The death of an elephant in India’s southern state of Kerala has triggered outrage on social media mainly for the manner in which it occurred. The pregnant elephant bit on a pineapple stuffed with firecrackers, such as the ones that are usually kept in the fields to ward off wild boars. When the crackers burst the elephant sustained serious internal burns and walked around in agony for a few days, unable to eat or drink, before it died.
Gruesome as this is and the justified extreme reactions it has sparked online, the elephant episode pales in comparison to the institutionalised mass murder engineered around the world by the billion-dollar meat, leather and fur industries.
In India, a cow-worshipping, largely peace-loving country, incidents of dogs being maimed for fun and cats being flung off high-rises are somewhat prevalent. There are basket-cases everywhere with chemical imbalances in the brain who will forever seek pleasure in the pain of the suppressed, the feeble, the mute.
But these are nothing but criminal acts and are, in varying degrees, recognised as such by the social and legal framework of the country. What the meat and leather industries have done for decades has almost unequivocal social sanction — give or take PETA and a few strip-for-a-cause celebrities! The stories you hear about cows’ legs being broken to make them fit in the back of a truck or chickens’ beaks being cut to prevent them from gouging each other to death are all true.
There is the argument that the killing animals for food is in some way a natural order of things — since prehistory, living beings, omnivores and carnivores, at least, have killed and fed on each other. But never in prehistory has a species had such a massive advantage over all other life forms.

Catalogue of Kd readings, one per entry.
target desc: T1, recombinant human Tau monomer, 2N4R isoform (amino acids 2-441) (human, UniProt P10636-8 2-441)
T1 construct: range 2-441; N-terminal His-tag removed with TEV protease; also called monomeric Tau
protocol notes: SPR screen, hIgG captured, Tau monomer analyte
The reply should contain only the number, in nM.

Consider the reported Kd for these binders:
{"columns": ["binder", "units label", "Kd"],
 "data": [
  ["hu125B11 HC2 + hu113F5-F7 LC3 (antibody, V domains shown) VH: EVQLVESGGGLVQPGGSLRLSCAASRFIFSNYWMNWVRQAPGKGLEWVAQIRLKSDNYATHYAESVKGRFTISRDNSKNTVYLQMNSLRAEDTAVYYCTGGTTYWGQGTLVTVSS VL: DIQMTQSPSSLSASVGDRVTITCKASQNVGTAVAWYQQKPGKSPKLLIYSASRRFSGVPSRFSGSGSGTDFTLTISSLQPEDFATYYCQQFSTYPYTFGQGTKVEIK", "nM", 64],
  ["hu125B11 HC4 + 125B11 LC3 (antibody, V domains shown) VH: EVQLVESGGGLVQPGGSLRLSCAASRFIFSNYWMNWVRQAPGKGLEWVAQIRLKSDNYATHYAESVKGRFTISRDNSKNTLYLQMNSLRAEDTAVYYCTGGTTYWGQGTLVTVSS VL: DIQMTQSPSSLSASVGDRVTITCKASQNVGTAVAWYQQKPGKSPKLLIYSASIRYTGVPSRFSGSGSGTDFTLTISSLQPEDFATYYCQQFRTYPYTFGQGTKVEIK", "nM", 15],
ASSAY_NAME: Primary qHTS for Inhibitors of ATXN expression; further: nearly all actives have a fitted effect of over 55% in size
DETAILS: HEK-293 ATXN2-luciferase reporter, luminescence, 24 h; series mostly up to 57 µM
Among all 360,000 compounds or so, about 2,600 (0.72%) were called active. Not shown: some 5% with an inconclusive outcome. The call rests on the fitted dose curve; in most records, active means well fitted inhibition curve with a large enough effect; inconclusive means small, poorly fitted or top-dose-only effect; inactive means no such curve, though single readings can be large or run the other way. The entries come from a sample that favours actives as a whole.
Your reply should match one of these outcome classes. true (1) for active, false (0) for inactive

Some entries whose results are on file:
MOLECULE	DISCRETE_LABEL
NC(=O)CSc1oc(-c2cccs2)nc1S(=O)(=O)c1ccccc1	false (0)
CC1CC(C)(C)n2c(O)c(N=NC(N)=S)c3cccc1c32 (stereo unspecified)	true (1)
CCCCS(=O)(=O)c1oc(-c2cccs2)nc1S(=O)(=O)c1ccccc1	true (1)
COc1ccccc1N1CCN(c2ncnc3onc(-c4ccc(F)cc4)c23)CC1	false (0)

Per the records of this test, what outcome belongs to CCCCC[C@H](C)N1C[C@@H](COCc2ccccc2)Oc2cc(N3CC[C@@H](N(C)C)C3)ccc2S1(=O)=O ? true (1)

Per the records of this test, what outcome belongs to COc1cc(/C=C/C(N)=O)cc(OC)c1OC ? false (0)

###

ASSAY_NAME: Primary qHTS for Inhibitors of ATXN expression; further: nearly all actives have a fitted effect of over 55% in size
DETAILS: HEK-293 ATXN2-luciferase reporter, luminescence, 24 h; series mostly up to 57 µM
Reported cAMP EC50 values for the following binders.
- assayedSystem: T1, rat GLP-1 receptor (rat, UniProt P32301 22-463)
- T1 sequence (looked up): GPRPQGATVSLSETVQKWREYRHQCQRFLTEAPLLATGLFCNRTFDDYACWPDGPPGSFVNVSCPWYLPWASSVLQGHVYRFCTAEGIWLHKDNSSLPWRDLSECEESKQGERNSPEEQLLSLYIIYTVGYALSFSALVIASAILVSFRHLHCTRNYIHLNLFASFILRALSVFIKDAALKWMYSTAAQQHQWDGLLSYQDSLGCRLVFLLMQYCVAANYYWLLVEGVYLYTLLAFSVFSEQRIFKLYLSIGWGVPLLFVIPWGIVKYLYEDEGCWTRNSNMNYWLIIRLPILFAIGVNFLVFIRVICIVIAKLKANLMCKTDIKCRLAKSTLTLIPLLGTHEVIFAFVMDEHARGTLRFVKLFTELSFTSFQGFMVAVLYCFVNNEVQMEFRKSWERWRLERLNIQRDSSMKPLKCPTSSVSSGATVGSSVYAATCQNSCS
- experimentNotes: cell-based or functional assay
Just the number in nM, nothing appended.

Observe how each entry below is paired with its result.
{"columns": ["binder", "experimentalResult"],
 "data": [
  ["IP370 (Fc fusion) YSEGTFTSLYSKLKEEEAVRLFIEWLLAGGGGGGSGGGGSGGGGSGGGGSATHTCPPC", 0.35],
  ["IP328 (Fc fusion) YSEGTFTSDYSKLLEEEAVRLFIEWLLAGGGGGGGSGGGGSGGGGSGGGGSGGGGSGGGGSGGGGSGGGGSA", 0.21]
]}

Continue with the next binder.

Never has a species bred, raised and fattened another for the sake of consumption. Agreed, that humans are themselves responsible — with loads of evolutionary luck — for their rise to become the planet’s apex predators. But that does not detract from the series of cold, clinical and cruel steps involved in putting a cheese burger on the table. In the days of the coronavirus pandemic, is it not even more pertinent to question how meat factories are being run what risks they pose to the causation of future pandemics.
Killing animals kills us all.— PETA (@peta) May 29, 2020
Filthy factory farms, gruesome live animal markets, exploitative slaughterhouses where sick workers are forced to work side-by-side – another pandemic is coming unless we stop eating animals. pic.twitter.com/cCNIVgj4MM
As the wisest, most intelligent and most sentient creatures in this ecosystem, humans alone have the infinite capacity to be humane. It is this, rather than than opposable thumbs or a massive prefrontal cortex, that sets them apart from all other life on the planet. It’s time we put that capacity to good use all the time, and not just when a pregnant elephant dies from a firecracker explosion in her mouth.